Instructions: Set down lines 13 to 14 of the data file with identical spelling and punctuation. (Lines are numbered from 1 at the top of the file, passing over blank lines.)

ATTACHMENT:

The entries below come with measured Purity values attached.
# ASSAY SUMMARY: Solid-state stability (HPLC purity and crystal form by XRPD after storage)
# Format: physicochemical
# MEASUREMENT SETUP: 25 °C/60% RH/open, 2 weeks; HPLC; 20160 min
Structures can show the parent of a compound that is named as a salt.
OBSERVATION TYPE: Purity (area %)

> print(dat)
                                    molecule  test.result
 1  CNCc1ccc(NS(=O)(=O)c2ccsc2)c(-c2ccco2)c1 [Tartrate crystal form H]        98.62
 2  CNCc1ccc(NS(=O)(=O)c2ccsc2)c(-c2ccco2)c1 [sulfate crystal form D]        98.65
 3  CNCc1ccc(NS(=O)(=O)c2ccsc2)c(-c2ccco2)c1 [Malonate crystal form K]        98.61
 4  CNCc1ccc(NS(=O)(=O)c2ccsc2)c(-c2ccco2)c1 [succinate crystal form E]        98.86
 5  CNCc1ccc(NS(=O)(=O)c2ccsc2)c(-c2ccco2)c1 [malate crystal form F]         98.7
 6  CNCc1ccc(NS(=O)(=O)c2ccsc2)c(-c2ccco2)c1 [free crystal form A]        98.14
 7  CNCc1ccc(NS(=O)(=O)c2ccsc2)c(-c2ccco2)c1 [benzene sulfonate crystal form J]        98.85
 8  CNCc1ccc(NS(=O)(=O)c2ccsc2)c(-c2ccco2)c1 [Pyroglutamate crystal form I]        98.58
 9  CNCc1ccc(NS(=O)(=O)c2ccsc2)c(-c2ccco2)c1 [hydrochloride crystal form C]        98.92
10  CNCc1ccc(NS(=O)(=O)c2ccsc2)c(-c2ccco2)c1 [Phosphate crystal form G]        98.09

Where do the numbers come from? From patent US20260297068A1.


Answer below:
 5  CNCc1ccc(NS(=O)(=O)c2ccsc2)c(-c2ccco2)c1 [malate crystal form F]         98.7
 6  CNCc1ccc(NS(=O)(=O)c2ccsc2)c(-c2ccco2)c1 [free crystal form A]        98.14